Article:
“In light of the current COVID-19 pandemic and evidence presented in this paper, it is more urgent than ever for policymakers to recognize the role of community hygiene to minimize the spread of infections, which, in turn, will help in reducing the consumption of antibiotics and help the fight against [antimicrobial resistance],” says lead author Prof. Jean-Yves Maillard from the School of Pharmacy and Pharmaceutical Sciences at Cardiff University in the United Kingdom.

The World Health Organization (WHO) estimate that 35% of common infections are already resistant to currently available medicines, with this figure rising to 80–90% in some low and middle income countries.

Overuse of the drugs accelerates the development of resistance. In the United States, for example, the Centers for Disease Control and Prevention (CDC) estimate that of the 80–90% of antibiotic use that occurs outside hospitals, about half is inappropriate or unnecessary.

The authors point out that while the majority of bacteria that are multidrug-resistant (resistant to at least one agent in three or more antimicrobial classes) get picked up in hospitals, some have become prevalent in the community.

Patients leaving the hospital can carry methicillin-resistant Staphylococcus aureus (MRSA) on their skin, for example, or resistant strains of enterobacteria in their gut. Resistant bacteria can then pass to other family members.

The authors write:

“Although the precise impact of hygiene on transmission of infection between community and healthcare settings needs further investigation, it is important to recognize that reducing the need for antibiotic prescribing and the circulation of [antimicrobial-resistant] strains in healthcare settings cannot be achieved without also reducing circulation of infections and [resistant] strains in the community. We cannot allow hygiene in home and everyday life settings to become the weak link in the chain.”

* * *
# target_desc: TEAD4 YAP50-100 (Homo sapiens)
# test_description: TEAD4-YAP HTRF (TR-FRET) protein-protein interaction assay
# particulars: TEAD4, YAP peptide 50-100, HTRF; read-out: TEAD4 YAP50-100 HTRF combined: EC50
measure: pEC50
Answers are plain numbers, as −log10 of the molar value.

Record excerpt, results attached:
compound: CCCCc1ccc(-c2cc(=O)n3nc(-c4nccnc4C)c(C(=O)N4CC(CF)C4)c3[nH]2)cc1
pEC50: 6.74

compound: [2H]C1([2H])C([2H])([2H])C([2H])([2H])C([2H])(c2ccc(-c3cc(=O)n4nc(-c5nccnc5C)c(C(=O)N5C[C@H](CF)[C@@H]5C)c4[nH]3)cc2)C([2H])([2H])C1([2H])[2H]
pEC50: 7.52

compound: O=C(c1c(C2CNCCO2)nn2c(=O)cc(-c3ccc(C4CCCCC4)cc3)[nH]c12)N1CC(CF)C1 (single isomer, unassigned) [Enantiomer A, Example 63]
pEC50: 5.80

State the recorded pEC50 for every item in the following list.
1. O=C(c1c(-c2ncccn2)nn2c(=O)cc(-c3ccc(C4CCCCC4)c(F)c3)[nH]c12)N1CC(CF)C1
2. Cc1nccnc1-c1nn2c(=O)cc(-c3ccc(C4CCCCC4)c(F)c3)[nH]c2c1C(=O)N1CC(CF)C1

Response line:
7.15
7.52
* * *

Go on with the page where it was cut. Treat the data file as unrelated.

Hand washing is a crucial measure

They argue that better hand hygiene would prevent many infections in the home and in community settings, such as schools, nurseries, and workplaces.

Only about 19% of people wash their hands after using the toilet, according to a review of research that the paper cites. The same review found that hand washing reduces the risk of diarrhea by nearly one-quarter (23%) in studies with good methodological design.

Educating people to wash their hands with ordinary soap is one of the best ways to reduce infections, according to experts. Overall, research has shown that improvements in hand hygiene lead to a 21% reduction in respiratory illnesses and a 31% reduction in gastrointestinal illnesses.

In addition, the position paper highlights the problem of foodborne pathogens, including Salmonella, Campylobacter, and Escherichia coli. These affect millions of people globally every year, causing diarrhea and other debilitating symptoms.

A 2014 study in Mexico found Salmonella in almost all cleaning cloths. Soaking these dish clothes in a 2% solution of bleach twice a day reduced the bacteria by 98%.

Key risks and strategies

The authors identify key risk moments for transmitting infections in the home. These are:

• food handling, including contaminated chopping boards and kitchen sponges
• using the toilet
• changing a baby’s diaper
• coughing, sneezing, and nose blowing
• touching surfaces that others frequently touch
• handling and laundering clothing and household linen
caring for domestic animals
• disposing of refuse
• caring for an infected family member

As key strategies to combat infection in the home, they recommend:

• soap or detergent-based cleaning together with adequate rinsing
• alcohol-based hand sanitizer
• inactivation or eradication using a disinfectant on hard surfaces
• mechanical removal using dry wiping
• heating to at least 60°C (140°F)
• UV treatment
• a combination of the above

However, they note that further research is necessary to evaluate the extent to which these practices might contribute to preventing the transmission of antimicrobial-resistant bacteria.

____________________________________

Written by James Kingsland on May 25, 2020 – Fact checked by Hilary Guite, FFPH, MRCGP

Published: https://www.medicalnewstoday.com


Don’t Let Hand Hygiene Standards Dip When COVID-19 Ebbs